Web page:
More than anything else, voters confirmed in the midterm elections that they distrust the ruling class in Washington. It is not just the fiscal and regulatory uncertainties created by the executive and congressional branches' two major legislative accomplishments - ObamaCare and the financial regulations reform - that have unnerved Americans. It is also the easy money monetary policy being pursued by the Federal Reserve. In fact it is hard to remember a time when fiscal and monetary policy were at such contradictory odds, with the former putting the brakes on the economy and the latter pressing the accelerator to the floor. Separately, each of these is harmful. Together, they are reckless.
Regardless of party affiliation, citizens have good reason to distrust Washington power brokers who are reluctant to learn from past mistakes rather than applying common sense to solve problems and sustain financial stability and prosperity.
After all, it was the easy credit from Fannie, Freddie and the Federal Reserve under the control of Washington policymakers - which encouraged lax lending and underwriting by banks and Wall Street - that ultimately resulted in financial collapse and wholesale destruction of wealth, from which it will take years to recover. Rep. Barney Frank, D-Mass. - the congressional caretaker of Fannie/Freddie - was just re-elected, and more than two years after becoming insolvent, Fannie and Freddie remain on taxpayer life support at a cost of $150 billion and counting with no cure in sight. Indeed, in the more than 2,000 pages in the new financial regulations, these housing behemoths escaped unscathed, left on the congressional to-do list. Amazing.
A dangerous path
Notwithstanding the recent election results, Washington remains on a path that risks a financial Armageddon. Federal Reserve Chairman Ben Bernanke has chosen to ignore the evidence that 12 months of a 1% federal funds rate in 2003-04 contributed to the housing bubble and subsequent collapse. He still shows no inclination to raise short-term interest rates, even after maintaining a 0% federal funds rate for nearly two years. He speaks of the threat of deflation, but gives little heed to signals from commodity and currency prices, which are reliable indicators of inflation.
It is not just oil prices approaching $90-$100 a barrel and new highs in the precious metals that are clear warning signs of a new inflating bubble. It is also the broad basket of commodities that includes copper, rubber, wheat, oats, pork, coffee, sugar and cotton - all of which are up more than 50% in the past 12 months - that is sounding the inflation alarm.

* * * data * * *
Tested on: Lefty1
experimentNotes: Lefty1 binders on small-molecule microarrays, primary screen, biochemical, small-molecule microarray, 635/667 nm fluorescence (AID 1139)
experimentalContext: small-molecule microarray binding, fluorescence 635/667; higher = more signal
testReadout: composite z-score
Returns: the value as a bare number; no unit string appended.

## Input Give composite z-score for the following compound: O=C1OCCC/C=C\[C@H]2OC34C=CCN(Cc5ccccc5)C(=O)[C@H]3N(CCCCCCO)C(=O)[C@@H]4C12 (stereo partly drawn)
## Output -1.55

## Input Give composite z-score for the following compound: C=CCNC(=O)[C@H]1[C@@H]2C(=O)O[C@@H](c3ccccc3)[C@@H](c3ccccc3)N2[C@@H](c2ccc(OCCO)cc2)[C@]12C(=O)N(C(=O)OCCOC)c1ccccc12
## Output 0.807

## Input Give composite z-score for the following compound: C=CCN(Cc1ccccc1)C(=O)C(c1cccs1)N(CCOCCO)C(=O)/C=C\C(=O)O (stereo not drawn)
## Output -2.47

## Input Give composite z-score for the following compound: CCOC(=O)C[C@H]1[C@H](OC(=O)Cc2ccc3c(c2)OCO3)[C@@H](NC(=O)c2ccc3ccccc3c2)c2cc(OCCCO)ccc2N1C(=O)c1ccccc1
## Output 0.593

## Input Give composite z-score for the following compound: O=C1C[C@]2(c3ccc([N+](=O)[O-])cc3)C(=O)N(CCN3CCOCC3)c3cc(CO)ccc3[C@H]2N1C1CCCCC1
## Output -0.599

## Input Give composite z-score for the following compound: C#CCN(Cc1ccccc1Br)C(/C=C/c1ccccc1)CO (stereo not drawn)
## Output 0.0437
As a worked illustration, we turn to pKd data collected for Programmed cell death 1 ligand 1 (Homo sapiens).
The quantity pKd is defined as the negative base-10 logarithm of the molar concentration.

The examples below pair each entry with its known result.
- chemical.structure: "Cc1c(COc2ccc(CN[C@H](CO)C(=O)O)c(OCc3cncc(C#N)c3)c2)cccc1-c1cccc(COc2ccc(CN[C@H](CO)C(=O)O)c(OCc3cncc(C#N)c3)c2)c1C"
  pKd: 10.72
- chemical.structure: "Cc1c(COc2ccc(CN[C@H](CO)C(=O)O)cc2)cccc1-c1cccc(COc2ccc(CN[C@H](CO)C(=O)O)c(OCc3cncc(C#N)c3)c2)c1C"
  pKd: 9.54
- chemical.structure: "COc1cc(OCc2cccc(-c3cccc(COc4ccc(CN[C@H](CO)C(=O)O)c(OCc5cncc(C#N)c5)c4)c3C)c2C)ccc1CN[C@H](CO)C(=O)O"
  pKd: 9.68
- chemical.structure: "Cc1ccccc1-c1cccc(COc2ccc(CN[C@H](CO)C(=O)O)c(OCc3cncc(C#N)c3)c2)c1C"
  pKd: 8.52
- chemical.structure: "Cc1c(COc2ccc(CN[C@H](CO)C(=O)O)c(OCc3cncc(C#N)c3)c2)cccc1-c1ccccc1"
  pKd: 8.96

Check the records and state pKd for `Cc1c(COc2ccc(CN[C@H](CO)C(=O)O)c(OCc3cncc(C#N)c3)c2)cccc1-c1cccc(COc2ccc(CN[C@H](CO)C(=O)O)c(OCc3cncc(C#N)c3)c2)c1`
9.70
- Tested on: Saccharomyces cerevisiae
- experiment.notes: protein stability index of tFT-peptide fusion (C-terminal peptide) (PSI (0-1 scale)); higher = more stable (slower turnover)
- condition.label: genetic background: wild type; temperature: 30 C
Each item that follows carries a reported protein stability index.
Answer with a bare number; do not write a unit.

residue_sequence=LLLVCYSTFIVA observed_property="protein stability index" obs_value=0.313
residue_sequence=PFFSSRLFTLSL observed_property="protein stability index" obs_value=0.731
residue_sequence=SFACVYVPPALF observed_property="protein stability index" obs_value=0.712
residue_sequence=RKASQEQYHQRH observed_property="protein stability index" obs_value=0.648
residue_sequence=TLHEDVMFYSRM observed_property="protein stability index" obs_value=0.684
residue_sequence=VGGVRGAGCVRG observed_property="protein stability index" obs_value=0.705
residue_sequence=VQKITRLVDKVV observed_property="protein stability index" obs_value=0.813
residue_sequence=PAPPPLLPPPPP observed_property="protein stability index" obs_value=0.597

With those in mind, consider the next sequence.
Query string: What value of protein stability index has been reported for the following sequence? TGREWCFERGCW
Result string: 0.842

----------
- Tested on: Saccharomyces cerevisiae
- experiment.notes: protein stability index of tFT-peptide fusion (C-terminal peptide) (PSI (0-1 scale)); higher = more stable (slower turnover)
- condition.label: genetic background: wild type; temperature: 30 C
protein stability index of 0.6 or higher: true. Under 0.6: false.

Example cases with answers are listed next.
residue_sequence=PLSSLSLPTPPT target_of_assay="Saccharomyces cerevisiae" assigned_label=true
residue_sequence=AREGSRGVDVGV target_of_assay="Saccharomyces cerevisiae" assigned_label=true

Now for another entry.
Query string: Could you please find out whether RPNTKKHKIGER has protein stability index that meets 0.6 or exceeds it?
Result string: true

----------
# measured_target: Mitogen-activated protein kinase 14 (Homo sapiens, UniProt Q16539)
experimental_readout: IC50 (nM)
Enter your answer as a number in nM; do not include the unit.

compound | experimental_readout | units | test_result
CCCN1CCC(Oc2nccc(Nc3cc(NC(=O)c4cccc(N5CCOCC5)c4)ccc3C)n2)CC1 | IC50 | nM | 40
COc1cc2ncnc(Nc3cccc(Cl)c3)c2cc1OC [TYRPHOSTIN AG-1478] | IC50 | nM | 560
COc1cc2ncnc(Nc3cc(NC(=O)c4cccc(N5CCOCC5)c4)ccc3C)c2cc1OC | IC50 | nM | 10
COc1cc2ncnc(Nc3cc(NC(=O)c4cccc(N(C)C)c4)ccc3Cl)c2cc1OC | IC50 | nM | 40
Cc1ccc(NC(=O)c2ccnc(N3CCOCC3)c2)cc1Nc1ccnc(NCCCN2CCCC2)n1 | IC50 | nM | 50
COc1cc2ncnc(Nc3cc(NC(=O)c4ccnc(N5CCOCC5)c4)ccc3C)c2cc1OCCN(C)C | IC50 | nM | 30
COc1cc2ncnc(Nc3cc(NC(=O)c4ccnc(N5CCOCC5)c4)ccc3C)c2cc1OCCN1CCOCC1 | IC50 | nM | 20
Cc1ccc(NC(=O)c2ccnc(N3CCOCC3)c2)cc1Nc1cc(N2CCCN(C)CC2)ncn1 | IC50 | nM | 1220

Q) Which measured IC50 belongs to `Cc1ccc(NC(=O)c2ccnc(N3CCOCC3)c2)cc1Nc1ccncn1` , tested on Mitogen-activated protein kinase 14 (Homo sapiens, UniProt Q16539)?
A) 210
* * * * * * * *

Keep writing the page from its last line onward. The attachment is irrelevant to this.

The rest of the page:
How can it be otherwise? When manufacturers' costs rise, which is already reflected in significantly higher material inputs and producer prices, inflation of consumer prices cannot be too far behind. And how can prices not rise for a nation that imports more than it exports when it pursues a relentless devaluation of its currency? With the U.S. dollar probing new lows in world markets, American consumers are sure to face higher prices.
The inflation and devaluation that will drive interest rates higher to compensate for lost dollar value have negative implications for the American consumer in terms of wealth and purchasing power erosion. But the more serious consequences from the Fed's pursuit of debt monetization and currency printing in a second round of quantitative easing - dubbed QE2 - is nothing short of moving ever closer to an insolvency crisis, one that would destroy the dollar and usher in global financial chaos. A shocking thought for sure, but here's how it could unfold.
The death spiral
When investors conclude that inflation and devaluation make holding U.S. Treasury debt unattractive, they will demand higher offsetting coupon rates. Today, the blended cost of funding the U.S. debt of more than $13.7 trillion is about 2.5%, the lowest in over 50 years. Normalization and modest inflation could easily drive Uncle Sam's borrowing costs back up to about 5% - double the current cost, but a manageable increase.
However, a crisis in confidence - triggered by either a failed U.S. Treasury auction or a recognition of the Fed's balance sheet having grown too large for orderly liquidation except at fire sale prices - would cause an immediate spike up in bond yields and interest rates. The cost of servicing the U.S. government's debt service would increase many fold, setting in motion a downward spiraling liquidity crisis ending with the U.S government unable to finance its obligations.
Is QE2 primarily a stimulus? Or is it a liquidity dodge necessary to monetize U.S. government debt issuance that the Chinese and foreigners are no longer willing to buy? In any case, unlike Greece that was rescued by an infusion of capital from Germany and the European community, no one will be able to bail out the United States if the tipping point of crisis is reached.
Which brings us back to those election results.
The first order of business for the new Congress is two-fold: move on deficit and debt reduction and rein in the Federal Reserve. Voters across the U.S. have sent a clear message, and a more engaged citizenry and Tea Party watchdogs intend to hold Washington accountable as never before. It's time to seize the day - for tomorrow may be too late.
Scott S. Powell is a visiting fellow at the Hoover Institution and a managing partner at RemingtonRand Corp. and Alpha Quest.
By Scott S. Powell